One of the top ways to increase practice production is setting a daily goal. This is not a new concept, but it’s often not handled properly by many dental practices. A daily goal is a key factor in establishing the scheduling system and, as you know, systems are the key to dental practice success.
The starting point of implementing a daily goal process is to establish an annual production goal. We suggest that most practices set a goal to increase production in the next 12 months at approximately 18%. Almost every practice has a 30%–50% growth potential over three years, and many practices can achieve 18% growth by establishing it as an annual goal, then improving or implementing systems to make it happen.
More "Practice Production, Prioritized":
- Practice production, prioritized: The one-day rule for overdue patients
- Practice production, prioritized: Finding the right hire, despite staffing challenges
- Practice production, prioritized: Retaining current staff
Once a practice has established its annual production goal for the next 12 months, it can then break that down into a daily goal for what needs to be produced by dentists and/or hygienists in the practice. To make the daily goal an effective target, the practice needs to hold a morning meeting and make it a priority to review the daily goal results from the previous day and the expectations for the current day and to determine whether the practice is on, above, or below target, based on scheduled appointments.
Let’s look at a hypothetical example where the practice determines in the morning meeting that it is $1,000 below the daily goal for that day. This is where documented, proven, step-by-step systems come into play. Since this has been discussed in the morning meeting, everyone in the practice knows that the team needs to identify an additional $1,000 of production to be on-target for the daily goal.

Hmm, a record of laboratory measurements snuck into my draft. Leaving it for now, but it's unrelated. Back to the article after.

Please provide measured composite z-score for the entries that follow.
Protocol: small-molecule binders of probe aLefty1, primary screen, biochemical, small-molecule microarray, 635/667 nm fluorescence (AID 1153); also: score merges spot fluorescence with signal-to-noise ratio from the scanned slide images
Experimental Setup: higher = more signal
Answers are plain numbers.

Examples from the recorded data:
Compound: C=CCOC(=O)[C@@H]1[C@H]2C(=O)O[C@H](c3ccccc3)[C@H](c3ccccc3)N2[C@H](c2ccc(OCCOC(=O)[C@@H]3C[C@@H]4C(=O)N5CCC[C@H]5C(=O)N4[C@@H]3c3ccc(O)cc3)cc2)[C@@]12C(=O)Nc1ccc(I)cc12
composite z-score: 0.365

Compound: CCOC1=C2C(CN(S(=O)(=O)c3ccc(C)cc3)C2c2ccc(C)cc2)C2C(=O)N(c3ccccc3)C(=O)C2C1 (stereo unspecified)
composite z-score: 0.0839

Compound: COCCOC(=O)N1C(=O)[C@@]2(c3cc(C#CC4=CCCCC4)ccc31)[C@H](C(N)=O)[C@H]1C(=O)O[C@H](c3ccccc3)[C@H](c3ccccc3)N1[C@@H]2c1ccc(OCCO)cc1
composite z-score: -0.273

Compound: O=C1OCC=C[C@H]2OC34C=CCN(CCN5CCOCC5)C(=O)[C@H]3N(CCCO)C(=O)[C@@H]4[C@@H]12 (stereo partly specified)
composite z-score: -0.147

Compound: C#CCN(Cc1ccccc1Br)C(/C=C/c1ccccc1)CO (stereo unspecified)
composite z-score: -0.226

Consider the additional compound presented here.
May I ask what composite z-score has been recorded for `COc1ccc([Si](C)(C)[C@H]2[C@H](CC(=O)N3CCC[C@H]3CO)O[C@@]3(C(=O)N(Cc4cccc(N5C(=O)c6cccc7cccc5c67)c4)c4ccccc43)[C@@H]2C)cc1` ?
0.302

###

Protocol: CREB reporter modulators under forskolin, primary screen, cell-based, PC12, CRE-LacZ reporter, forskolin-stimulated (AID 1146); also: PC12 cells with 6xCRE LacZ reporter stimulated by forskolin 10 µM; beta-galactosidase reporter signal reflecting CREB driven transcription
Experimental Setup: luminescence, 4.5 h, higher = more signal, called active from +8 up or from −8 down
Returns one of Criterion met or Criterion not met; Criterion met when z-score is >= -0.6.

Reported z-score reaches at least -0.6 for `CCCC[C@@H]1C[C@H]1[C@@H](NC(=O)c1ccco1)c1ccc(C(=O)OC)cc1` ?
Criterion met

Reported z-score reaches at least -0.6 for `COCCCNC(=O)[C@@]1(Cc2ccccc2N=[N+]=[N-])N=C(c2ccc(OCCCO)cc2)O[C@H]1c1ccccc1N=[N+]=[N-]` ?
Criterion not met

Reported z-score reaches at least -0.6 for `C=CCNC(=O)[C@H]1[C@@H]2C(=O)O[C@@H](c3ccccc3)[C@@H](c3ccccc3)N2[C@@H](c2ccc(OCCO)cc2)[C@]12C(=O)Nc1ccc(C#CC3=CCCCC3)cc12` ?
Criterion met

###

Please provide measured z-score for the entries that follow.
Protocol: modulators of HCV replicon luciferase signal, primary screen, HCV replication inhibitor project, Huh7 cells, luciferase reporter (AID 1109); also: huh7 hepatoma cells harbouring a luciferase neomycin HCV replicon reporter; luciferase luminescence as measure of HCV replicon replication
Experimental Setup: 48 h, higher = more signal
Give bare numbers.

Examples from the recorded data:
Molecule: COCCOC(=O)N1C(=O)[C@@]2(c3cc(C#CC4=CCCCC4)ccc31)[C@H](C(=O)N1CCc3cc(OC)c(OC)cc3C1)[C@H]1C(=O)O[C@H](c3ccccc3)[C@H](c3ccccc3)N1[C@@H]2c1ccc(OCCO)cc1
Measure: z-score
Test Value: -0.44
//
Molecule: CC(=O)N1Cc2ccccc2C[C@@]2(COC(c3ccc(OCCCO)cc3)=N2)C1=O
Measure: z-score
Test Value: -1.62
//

Opportunities for achieving this could include the dentist identifying additional treatment for a patient, or a hygienist identifying potential treatment for a hygiene patient that had not been previously diagnosed and motivating the patient to have treatment, conveniently, while they are in the office that day. The concept of same-day treatment works very well as a convenience factor for patients as long as the schedule has the flexibility to accommodate them. There are other options to increase production for that day, such as accommodating emergencies, which usually have an extremely high case acceptance rate. And always remember that the front desk staff should track the $1,000 deficit throughout the day and determine at what point it has been made up or if additional production is necessary.
Remember, merely creating a daily goal is not sufficient. Your practice needs a plan for how you will identify additional treatment when you’ve fallen short, based around scheduling protocols that maintain relatively stable production (without extreme highs and lows) all year long.
Editor's note: This article appeared in the May 2022 print edition of Dental Economics magazine. Dentists in North America are eligible for a complimentary print subscription. Sign up here.